I am a great advocate of testing your idea in the market if possible prior to launch. [Tweet this] The benefits of doing this are that you get a lot of information that will help you build a strong business, such as:
- You get more information about your target market – who they are and what they want.
- You may get some sales!!
- You can refine your business model before things are really fixed and its hard to change.
Here are some ideas to help you do that:
- Create a website using a free service such as WordPress, Weebly or Wix. (Don’t ask me why they all start with ‘W’!) Once your business is up and going, you will want to go with a website solution that gives you more flexibility and control but for testing your idea, these will do fine.
- Create an online survey to collect feedback from potential customers. Surveymonkey has a free version and also a cheap paid version with more functionality. It’s pretty easy to use. There are other free services also.
- Use eBay to test selling products. I know someone who tested a very specialised niche information product and successfully sold it on eBay before it was even created. (After that of course, he had to create it quickly!) The benefit was that he proved there was a demand for it.
- I got the first Ready Set Startup course off the ground by emailing my contacts and by posting a note in my Facebook status – followed by writing like mad to deliver it. Again, I did the large task of creating the product after I had done the easier task that proved there was some demand – and I spent nothing on marketing!
- Direct mail to potential customers can also be an option for some businesses. This may not be free but can work quite well and be done fairly cheaply, especially if you have a service type business based in a particular area. For example, a mobile hairdresser I know started her business by creating and printing some flyers on her home computer and dropping them in letterboxes near where she lived.
- Going to speak to people at an industry association can also be valuable. I tested an idea once by going to speak to a group of 30 accountants about a proposed service for them at one of their monthly professional development meetings. They were happy to hear what I was proposing and to give me feedback. The people who work at Industry Associations can also be a valuable source of feedback.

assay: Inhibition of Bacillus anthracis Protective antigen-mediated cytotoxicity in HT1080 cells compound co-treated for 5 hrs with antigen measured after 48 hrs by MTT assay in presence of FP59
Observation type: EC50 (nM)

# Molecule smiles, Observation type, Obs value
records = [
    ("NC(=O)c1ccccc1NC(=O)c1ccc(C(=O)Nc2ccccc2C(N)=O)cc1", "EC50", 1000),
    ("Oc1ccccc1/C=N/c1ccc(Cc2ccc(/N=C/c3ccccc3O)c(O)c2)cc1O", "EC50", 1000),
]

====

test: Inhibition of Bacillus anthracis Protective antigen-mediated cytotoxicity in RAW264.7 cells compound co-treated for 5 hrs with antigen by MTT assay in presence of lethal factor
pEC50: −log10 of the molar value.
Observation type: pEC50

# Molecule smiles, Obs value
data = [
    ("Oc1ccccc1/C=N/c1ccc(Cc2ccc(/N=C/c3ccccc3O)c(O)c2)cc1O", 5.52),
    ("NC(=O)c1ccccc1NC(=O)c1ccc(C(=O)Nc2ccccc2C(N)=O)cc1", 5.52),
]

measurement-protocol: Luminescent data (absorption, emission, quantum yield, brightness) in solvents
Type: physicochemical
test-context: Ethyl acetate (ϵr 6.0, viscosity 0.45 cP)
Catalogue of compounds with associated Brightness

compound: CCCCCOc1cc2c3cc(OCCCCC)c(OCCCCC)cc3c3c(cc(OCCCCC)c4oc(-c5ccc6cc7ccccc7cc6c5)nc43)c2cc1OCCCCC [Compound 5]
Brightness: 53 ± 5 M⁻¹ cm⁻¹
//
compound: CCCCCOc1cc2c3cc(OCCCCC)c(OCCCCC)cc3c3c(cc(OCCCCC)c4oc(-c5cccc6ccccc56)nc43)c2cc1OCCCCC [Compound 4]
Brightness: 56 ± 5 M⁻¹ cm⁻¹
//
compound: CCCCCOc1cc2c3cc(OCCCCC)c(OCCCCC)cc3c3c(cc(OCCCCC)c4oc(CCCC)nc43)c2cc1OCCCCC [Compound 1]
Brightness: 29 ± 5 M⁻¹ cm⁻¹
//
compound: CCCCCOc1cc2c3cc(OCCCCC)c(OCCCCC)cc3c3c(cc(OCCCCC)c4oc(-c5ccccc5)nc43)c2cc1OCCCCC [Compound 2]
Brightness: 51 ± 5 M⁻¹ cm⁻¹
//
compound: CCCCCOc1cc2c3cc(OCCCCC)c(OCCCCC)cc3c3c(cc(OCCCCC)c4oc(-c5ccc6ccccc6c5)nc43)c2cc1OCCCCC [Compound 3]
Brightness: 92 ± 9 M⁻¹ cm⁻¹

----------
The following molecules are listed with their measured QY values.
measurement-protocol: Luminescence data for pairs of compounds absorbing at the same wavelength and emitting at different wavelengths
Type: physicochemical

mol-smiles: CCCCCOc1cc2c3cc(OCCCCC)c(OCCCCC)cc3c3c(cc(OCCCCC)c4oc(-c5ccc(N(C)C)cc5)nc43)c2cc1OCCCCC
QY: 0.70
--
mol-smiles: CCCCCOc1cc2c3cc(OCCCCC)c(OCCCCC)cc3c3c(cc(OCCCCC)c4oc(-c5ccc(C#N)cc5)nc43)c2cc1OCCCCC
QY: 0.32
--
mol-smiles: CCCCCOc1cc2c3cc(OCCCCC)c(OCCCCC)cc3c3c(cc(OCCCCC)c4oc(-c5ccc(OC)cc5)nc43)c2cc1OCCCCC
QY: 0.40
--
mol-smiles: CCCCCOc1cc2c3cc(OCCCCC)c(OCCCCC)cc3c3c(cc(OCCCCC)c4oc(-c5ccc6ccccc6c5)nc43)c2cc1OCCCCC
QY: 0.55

The idea is to test whether people will actually buy your product or service. The most accurate way to test this is of course to ask them to hand over cash! This will ensure you get their honest opinion.
What other techniques have you used to test your business ideas that have been successful?
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Delighted to see you used Boy9’s photo on your blog post (thanks for leaving the comment on the Flickr page). I’m particularly pleased because I work in a related area, helping web startup teams with communication and product strategy (see my work on http://www.doingwords.com).
Thanks for making the photo available through Creative Commons license Alan. It’s perfect!
Sounds like we should have a chat sometime!
Really liked the post.. To every entrepreneur his/her idea is very dear but getting the idea tested gives an idea bout the reality and strong confidence to pursue it.
So true, Ashish. There is nothing like testing your idea to give you a reality check – and confidence in the direction you are going – or information to make changes.
I just tried the Facebook approach, and have already gotten a ton of useful feedback in the first 15 minutes. Thanks for the idea. Time to take it to the larger web!